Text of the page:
The Northamptonshire Portable Antiquities Scheme (PAS) was established in February 1999 and is part of a national scheme which allows members of the public to have their finds identified and archaeologically recorded.
The information gained from members of the public recording objects with the PAS helps towards research and a greater understanding of the heritage of the county and country as a whole.
Recording most archaeological finds with the PAS is entirely voluntary, although finders of items of treasure have a legal obligation to report such finds within 14 days of their discovery which can be done by contacting your local Finds Liaison Officer (FLO).
How do I record my find?
The Northamptonshire FLO will be happy to record and identify your archaeological finds (those of more than 300 years of age), whether they were found in Northamptonshire or elsewhere in the country.
The FLO will take the finds in for examination and detailed recording, for which you will receive a receipt as it is not possible to record finds on the spot.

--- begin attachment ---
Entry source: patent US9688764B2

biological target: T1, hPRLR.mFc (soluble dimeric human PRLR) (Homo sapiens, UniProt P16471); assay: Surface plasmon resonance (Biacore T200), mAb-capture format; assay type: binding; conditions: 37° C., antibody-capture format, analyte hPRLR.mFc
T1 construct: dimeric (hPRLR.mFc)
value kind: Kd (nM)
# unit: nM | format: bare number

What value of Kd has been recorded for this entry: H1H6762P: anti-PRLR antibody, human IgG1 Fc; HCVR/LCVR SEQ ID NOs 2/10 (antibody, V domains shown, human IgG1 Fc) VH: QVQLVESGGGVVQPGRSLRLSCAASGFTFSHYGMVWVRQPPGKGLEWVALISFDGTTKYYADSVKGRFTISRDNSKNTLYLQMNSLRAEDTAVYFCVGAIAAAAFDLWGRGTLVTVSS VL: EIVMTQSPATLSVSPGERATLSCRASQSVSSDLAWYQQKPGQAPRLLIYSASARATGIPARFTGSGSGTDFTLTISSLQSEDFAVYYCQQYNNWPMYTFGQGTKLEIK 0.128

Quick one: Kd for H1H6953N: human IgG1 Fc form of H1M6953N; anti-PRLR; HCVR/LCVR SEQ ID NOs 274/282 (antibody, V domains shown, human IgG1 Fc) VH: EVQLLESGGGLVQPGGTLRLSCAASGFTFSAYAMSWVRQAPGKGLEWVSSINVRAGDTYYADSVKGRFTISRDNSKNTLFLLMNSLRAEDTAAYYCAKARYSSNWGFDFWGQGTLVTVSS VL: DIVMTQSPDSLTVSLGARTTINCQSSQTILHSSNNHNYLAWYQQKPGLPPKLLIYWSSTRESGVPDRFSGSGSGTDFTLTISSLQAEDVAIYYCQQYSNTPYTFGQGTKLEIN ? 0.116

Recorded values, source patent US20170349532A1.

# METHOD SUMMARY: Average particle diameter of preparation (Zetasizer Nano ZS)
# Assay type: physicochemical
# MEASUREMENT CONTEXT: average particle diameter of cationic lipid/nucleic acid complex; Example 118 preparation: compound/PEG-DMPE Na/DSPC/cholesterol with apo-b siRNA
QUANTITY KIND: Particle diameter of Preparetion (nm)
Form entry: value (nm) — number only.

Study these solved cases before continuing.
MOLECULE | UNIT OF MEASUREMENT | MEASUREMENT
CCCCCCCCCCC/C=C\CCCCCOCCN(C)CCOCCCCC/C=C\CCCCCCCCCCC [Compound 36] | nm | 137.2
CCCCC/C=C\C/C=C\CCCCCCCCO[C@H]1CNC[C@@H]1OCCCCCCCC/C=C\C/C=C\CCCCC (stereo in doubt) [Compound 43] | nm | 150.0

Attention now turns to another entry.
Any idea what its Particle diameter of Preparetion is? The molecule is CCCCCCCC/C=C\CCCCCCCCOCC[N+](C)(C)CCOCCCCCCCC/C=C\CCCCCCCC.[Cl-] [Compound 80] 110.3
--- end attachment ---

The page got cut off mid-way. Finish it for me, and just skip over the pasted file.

You can meet the Northamptonshire FLO and bring your finds to surgeries held around the county. Please contact the FLO for more information.
What counts as treasure?
Treasure includes, but is not limited to:
- all objects that are over 300 years old that have a precious metal content of 10% or more
- collections of two or more prehistoric metal objects from the same find spot which constitute a hoard
- collections of two or more gold or silver coins
- ten or more base metal coins from the same find spot
If you have a find that you think might be treasure, please contact the Finds Liaison Officer:
The Northamptonshire Archaeological Resource Centre (NARC) at Chester Farm, Irchester is currently in the process of being constructed and is due to be open in 2020.